overcome her handicap and live was so nice to this little undergod. YThis semi-
sequel to William Gibson's The Miracle Worker recounts the early adult years of 
the profoundly handicapped but brilliant Helen Keller. Helen, played by Mare 
Winningham, enters college, with her friend and mentor Annie Sullivan Macy 
(Blythe Danner) by her side. As Helen's international fame grows, she must 
withstand the pressures of those who'd treat her as a freak rather than a human 
being as well as Annie's near-strident demands that she excel at everything. The 
multi-faceted Ms. Keller lived too much of a life to be squeezed into a mere two-
hour running time; the script betrays the strain of trying to show us more than it's 
able by wrapping up everything in a hurried, unsatisfying conclusion. see part two 

Copyright © charles hice | Year Posted 2008

Details | Prose Poetry |

Helen Keller: The Miracle Continues

Helen Keller: The Miracle Continues was initially telecast as part of the 
syndicated Operation Prime Time package in 1984. ~ Hal Erickson As Annie 
Sullivan and Helen Keller, Anne Bancroft and Patty Duke could not have been 
better. The battle of wills and wits between the two is engrossing, becoming 
quite involved and very interesting. The lengthy dining room struggle alone would 
make any movie worth watching - it is worthwhile even beyond the interesting 
action itself, as it brings out aspects of human nature and human learning that 
go beyond even Helen's own trials. 

Copyright © charles hice | Year Posted 2008

Details | Prose Poetry |


You’re walking near the run-down end of downtown
And you see an old woman selling flowers, hand-picked, maybe worthless weeds,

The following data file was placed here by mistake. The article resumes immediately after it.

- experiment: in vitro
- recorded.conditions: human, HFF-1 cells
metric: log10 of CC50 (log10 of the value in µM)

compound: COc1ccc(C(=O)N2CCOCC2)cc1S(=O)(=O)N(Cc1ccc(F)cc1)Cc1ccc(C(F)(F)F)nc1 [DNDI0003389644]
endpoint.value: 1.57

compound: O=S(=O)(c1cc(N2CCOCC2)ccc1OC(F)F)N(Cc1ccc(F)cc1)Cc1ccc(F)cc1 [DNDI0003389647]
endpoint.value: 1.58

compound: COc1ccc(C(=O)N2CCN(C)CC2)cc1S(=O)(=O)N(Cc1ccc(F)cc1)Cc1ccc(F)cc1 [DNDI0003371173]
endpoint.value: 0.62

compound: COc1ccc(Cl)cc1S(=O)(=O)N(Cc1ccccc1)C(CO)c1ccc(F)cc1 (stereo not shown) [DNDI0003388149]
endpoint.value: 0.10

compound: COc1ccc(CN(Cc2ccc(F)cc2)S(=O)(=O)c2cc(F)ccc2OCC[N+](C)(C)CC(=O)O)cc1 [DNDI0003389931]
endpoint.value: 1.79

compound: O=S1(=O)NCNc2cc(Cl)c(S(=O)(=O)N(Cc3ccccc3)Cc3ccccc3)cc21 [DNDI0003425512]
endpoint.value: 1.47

Or rejects from an uptown florist’s, or stolen from a park someplace;  
And she offers some to you and you ignore her as if she didn’t exist - and keep walking.
Naturally enough.

Then ten  paces later you realise it was your own mother
Who you  haven’t seen for twenty years.
So you double back incredulously cos  last time you saw her  she and dad
Were living retired in a small apartment in a nice district and all was ok.
Without a word you put an arm around her and whisk her into the seat of your car
And drive her to your own home, sit her down  and give her some coffee,
And help her put her feet up on the sofa:
Arm around her grubby coat shoulder,  you listen as she tells you how dad died
And the pension fund collapsed and then she ended up on the street selling
Third rate flowers to pay the rent on some tiny damp squat in the projects.
You tell her her days in that squat are over, and her flower slave-business is finished, 
And that she will from now on live with you and you will look after her;
And how you are so horrified about what has happened to her since you last saw her.

She sleeps that night on clean sheets In a warm dry bedroom, 
After a late night supper with you.
And her  life begins again.

Wouldn’t   it be nice?  It’s the way it should be....absolutely.
Trouble is, that old flower seller isn’t your mother.
And you keep walking.  Naturally enough.